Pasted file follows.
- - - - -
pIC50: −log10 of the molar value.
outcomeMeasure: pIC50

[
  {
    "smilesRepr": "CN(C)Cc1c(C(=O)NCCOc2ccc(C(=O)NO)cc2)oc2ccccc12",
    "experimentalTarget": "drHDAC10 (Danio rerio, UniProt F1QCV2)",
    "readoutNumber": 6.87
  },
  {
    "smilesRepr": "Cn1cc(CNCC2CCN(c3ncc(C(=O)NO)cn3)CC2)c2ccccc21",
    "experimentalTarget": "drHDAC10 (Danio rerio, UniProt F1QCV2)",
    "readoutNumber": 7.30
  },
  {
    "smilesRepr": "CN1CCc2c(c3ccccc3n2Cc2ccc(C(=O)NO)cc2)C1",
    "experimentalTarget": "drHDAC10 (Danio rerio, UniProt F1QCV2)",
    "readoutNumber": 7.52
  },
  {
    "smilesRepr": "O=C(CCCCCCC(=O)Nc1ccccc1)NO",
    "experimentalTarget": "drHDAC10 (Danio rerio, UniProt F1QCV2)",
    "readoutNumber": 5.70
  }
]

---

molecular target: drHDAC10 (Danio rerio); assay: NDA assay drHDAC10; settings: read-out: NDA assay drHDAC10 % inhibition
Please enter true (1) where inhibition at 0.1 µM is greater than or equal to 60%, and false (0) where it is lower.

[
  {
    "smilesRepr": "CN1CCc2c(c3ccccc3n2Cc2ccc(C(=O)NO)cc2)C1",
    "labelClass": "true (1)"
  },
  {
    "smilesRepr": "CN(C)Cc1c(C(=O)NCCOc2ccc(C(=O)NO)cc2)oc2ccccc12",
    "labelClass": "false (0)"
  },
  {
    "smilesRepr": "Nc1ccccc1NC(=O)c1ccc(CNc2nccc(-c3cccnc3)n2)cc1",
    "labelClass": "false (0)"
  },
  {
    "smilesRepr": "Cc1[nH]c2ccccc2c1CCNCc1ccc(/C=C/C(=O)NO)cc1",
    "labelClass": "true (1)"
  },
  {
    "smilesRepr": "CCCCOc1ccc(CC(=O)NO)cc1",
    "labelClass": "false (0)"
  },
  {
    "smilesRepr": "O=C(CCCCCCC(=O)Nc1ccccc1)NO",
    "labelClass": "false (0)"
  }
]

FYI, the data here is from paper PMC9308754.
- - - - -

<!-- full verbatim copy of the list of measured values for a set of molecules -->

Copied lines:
pIC50: −log10 of the molar value.
outcomeMeasure: pIC50

[
  {
    "smilesRepr": "CN(C)Cc1c(C(=O)NCCOc2ccc(C(=O)NO)cc2)oc2ccccc12",
    "experimentalTarget": "drHDAC10 (Danio rerio, UniProt F1QCV2)",
    "readoutNumber": 6.87
  },
  {
    "smilesRepr": "Cn1cc(CNCC2CCN(c3ncc(C(=O)NO)cn3)CC2)c2ccccc21",
    "experimentalTarget": "drHDAC10 (Danio rerio, UniProt F1QCV2)",
    "readoutNumber": 7.30
  },
  {
    "smilesRepr": "CN1CCc2c(c3ccccc3n2Cc2ccc(C(=O)NO)cc2)C1",
    "experimentalTarget": "drHDAC10 (Danio rerio, UniProt F1QCV2)",
    "readoutNumber": 7.52
  },
  {
    "smilesRepr": "O=C(CCCCCCC(=O)Nc1ccccc1)NO",
    "experimentalTarget": "drHDAC10 (Danio rerio, UniProt F1QCV2)",
    "readoutNumber": 5.70
  }
]

---

molecular target: drHDAC10 (Danio rerio); assay: NDA assay drHDAC10; settings: read-out: NDA assay drHDAC10 % inhibition
Please enter true (1) where inhibition at 0.1 µM is greater than or equal to 60%, and false (0) where it is lower.

[
  {
    "smilesRepr": "CN1CCc2c(c3ccccc3n2Cc2ccc(C(=O)NO)cc2)C1",
    "labelClass": "true (1)"
  },
  {
    "smilesRepr": "CN(C)Cc1c(C(=O)NCCOc2ccc(C(=O)NO)cc2)oc2ccccc12",
    "labelClass": "false (0)"
  },
  {
    "smilesRepr": "Nc1ccccc1NC(=O)c1ccc(CNc2nccc(-c3cccnc3)n2)cc1",
    "labelClass": "false (0)"
  },
  {
    "smilesRepr": "Cc1[nH]c2ccccc2c1CCNCc1ccc(/C=C/C(=O)NO)cc1",
    "labelClass": "true (1)"
  },
  {
    "smilesRepr": "CCCCOc1ccc(CC(=O)NO)cc1",
    "labelClass": "false (0)"
  },
  {
    "smilesRepr": "O=C(CCCCCCC(=O)Nc1ccccc1)NO",
    "labelClass": "false (0)"
  }
]

FYI, the data here is from paper PMC9308754.